μ = is the population mean, in this case 1,800,000 psi, and

σ = is the standard deviation of the population (of E values).

For structural glued laminated timber, mean properties are often described in terms `coefficient of variation’ (COV), which is the standard deviation divided by the mean. For glulam, the COV for modulus of elasticity is taken to be 0.10, so,

σ = 0.10 x 1,800,000 psi = 180,000 psi.

Then Z is … (1,626,000 – 1,800,000) / 180,000 = – 0.968.^{7}

The corresponding probability of having E values less than 1,626,000 psi (Z = – 9.68), from a `Z Table’, is 0.167 … 16.7 percent.

So, there’s a 50-50 chance of getting a beam with less than 1,800,000 psi, and a 17/83 chance of getting one with 1,626,000 psi.

But, since we have more than enough I, then an E of 1,626,000 psi still works!

The probability, over the next 50 years, that we’ll experience the `big snow event’ (67 psf), is 64 percent (more probable than not), but because we have extra I, we can afford less E … in fact, it’s more probable than not that we’ll have *extra* E, so much so, that the probability of experiencing 1.00 inch (or more) deflection is …

0.64 x 0.17 = 0.11 … 11 percent … (way) more probable than not that we will *not* have a deflection problem. There’s only an 11 percent chance we’ll hit (or exceed) 1.00 inches of deflection (over the next 50 years).

NOTE 1: We looked at the `chances’ with respect to *one* beam, and only with regard to deflection. We cannot say the same (11 percent chance) for other properties or design conditions, and certainly not for the whole building.

NOTE 2: Design properties of wood products such as sawn lumber typically have higher COV values than those for glulam.

ENDNOTE: If it’s really important that the 1.00 inches is never exceeded, even by a little, you must consider the variability of E, and the probability of `S’.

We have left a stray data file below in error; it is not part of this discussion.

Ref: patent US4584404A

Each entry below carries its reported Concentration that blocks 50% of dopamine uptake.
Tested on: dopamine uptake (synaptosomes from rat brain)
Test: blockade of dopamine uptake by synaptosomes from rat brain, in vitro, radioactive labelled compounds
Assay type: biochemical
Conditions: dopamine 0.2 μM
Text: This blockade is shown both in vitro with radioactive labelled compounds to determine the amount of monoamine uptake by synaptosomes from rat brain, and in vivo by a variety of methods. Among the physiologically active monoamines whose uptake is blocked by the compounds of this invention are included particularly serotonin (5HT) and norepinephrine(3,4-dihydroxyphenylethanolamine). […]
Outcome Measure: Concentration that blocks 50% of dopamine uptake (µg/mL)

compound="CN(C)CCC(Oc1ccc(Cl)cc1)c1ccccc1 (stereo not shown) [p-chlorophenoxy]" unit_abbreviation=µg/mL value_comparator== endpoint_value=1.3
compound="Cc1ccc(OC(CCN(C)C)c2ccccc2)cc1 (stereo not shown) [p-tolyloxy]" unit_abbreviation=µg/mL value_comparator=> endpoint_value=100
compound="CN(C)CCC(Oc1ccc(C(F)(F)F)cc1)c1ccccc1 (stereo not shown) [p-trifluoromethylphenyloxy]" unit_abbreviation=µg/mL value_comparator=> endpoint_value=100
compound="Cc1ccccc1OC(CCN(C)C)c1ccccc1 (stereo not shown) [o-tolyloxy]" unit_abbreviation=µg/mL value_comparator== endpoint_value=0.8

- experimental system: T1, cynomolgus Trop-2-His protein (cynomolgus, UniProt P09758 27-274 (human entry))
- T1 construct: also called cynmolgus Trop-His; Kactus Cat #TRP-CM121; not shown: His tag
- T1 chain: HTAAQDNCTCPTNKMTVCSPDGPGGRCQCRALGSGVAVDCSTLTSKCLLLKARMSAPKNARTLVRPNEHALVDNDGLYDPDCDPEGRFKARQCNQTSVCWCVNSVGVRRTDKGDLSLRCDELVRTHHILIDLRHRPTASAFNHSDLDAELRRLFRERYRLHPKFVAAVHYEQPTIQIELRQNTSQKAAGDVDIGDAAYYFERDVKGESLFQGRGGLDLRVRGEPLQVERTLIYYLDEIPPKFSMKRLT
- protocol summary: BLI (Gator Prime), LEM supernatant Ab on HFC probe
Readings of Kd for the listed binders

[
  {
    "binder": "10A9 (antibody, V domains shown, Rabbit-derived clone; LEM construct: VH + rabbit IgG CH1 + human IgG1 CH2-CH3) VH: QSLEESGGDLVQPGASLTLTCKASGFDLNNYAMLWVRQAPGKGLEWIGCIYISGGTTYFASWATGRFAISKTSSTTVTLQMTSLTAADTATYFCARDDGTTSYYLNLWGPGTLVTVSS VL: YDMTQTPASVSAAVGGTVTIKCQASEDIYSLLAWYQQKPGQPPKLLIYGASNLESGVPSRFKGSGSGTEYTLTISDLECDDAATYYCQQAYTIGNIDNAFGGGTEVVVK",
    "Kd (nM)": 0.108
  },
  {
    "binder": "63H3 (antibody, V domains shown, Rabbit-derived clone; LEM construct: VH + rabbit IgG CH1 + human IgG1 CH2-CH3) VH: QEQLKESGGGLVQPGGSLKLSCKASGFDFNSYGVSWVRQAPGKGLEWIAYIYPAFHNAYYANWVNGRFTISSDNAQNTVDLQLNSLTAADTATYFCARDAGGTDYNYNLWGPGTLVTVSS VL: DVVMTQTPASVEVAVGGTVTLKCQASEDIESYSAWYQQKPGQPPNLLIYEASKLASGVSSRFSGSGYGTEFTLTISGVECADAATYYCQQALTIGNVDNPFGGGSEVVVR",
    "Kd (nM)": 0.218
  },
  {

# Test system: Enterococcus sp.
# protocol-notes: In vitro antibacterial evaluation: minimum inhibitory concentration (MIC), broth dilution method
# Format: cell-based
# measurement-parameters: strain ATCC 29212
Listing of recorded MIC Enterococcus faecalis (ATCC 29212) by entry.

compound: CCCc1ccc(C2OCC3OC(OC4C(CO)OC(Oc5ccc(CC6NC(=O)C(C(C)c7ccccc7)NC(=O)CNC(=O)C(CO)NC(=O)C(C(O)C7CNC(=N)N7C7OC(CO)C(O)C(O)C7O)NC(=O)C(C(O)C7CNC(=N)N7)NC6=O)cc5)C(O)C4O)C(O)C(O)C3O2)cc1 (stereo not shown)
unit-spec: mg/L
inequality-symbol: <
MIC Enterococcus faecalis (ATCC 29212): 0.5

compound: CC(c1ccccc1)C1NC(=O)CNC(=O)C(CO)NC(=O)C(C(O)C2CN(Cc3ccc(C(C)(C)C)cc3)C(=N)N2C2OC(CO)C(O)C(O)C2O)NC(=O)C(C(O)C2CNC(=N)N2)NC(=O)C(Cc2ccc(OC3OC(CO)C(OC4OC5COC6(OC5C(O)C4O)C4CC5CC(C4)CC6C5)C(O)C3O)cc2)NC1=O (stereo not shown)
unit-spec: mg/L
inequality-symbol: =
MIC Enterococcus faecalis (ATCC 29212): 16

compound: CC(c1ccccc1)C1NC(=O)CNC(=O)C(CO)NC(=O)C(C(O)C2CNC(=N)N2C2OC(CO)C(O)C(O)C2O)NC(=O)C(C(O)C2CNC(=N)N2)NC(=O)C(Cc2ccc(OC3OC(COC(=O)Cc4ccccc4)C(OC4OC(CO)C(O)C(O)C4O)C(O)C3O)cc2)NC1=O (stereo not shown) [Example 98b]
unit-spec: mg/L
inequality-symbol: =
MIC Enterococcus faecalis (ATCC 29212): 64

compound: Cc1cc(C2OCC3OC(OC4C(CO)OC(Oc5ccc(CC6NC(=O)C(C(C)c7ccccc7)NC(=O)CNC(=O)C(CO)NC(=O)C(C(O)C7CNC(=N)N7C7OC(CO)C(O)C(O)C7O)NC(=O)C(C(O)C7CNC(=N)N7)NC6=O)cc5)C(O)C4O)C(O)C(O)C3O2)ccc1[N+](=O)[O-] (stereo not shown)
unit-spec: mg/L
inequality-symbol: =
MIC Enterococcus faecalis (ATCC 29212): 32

1In examining sufficiency of the *strength* of the beam, we most certainly consider ALL of the dead load. In considering the deflection due to the ‘S + 0.5D’ we’re assuming that the roof-ceiling-beam assembly has deflected due to its own weight, and then something gets built under it requiring 1.00-inch clearance. As time goes on, the roof-ceiling-beam assembly deflects a bit more due to its weight (0.5D), and some time after that, we get the big snow (S).

2The years don’t even have to be consecutive, but that’s how we march through life … this year, then the next, and so on.

3`Climate change’ notwithstanding???

4When I first started out as an engineer … a `50-year’ snow was some future, almost `mystical’ amount, and nearly never, event, that I could only imagine. Now that I have been doing engineering for 50 years … I’ve seen *several* `50 year’ events … even a few `100 year’ ones.

5NOT 100 percent (certain) …

6E and I are often combined into a single stiffness term, EI, for engineering wood products, such as prefabricated wood I-joists.

7This shows us that 1,626,000 psi is about `one standard deviation less than the mean’.